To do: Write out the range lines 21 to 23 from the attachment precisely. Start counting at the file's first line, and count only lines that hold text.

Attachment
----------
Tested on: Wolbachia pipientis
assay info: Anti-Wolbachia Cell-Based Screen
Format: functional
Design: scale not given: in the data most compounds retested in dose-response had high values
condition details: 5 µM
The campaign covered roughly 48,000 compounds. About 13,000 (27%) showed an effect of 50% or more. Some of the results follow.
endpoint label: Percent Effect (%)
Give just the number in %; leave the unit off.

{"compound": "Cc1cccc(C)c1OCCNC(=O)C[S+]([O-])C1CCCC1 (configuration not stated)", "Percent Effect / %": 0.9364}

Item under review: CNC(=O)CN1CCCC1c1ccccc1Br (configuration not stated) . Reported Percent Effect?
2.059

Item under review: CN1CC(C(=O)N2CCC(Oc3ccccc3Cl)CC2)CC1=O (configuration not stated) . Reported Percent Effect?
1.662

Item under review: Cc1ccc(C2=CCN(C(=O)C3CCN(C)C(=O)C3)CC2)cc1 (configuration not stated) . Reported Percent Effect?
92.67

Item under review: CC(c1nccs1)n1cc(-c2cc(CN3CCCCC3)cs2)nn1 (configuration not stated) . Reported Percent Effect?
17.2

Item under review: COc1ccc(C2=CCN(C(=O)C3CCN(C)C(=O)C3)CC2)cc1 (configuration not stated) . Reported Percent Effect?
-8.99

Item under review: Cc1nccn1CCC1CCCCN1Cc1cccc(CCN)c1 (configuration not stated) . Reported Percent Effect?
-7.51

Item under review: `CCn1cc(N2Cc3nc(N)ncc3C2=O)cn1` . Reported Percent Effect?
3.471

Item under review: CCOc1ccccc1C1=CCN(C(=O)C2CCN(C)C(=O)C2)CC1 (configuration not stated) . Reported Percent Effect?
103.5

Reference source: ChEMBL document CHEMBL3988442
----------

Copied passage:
-7.51

Item under review: `CCn1cc(N2Cc3nc(N)ncc3C2=O)cn1` . Reported Percent Effect?
3.471